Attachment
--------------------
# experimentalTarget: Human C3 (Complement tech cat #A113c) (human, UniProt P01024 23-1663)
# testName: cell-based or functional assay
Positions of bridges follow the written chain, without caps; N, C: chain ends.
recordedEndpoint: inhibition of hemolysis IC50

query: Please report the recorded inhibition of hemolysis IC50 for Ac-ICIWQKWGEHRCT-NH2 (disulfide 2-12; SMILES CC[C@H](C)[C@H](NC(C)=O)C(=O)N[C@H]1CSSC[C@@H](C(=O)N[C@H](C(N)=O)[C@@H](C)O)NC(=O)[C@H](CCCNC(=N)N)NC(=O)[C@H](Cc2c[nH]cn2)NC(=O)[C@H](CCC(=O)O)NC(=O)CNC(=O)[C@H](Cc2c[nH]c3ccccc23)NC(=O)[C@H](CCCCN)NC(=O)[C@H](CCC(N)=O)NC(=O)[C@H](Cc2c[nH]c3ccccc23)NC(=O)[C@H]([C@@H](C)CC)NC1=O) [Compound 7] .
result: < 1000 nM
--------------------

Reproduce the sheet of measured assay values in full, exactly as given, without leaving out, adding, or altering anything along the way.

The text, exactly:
# experimentalTarget: Human C3 (Complement tech cat #A113c) (human, UniProt P01024 23-1663)
# testName: cell-based or functional assay
Positions of bridges follow the written chain, without caps; N, C: chain ends.
recordedEndpoint: inhibition of hemolysis IC50

query: Please report the recorded inhibition of hemolysis IC50 for Ac-ICIWQKWGEHRCT-NH2 (disulfide 2-12; SMILES CC[C@H](C)[C@H](NC(C)=O)C(=O)N[C@H]1CSSC[C@@H](C(=O)N[C@H](C(N)=O)[C@@H](C)O)NC(=O)[C@H](CCCNC(=N)N)NC(=O)[C@H](Cc2c[nH]cn2)NC(=O)[C@H](CCC(=O)O)NC(=O)CNC(=O)[C@H](Cc2c[nH]c3ccccc23)NC(=O)[C@H](CCCCN)NC(=O)[C@H](CCC(N)=O)NC(=O)[C@H](Cc2c[nH]c3ccccc23)NC(=O)[C@H]([C@@H](C)CC)NC1=O) [Compound 7] .
result: < 1000 nM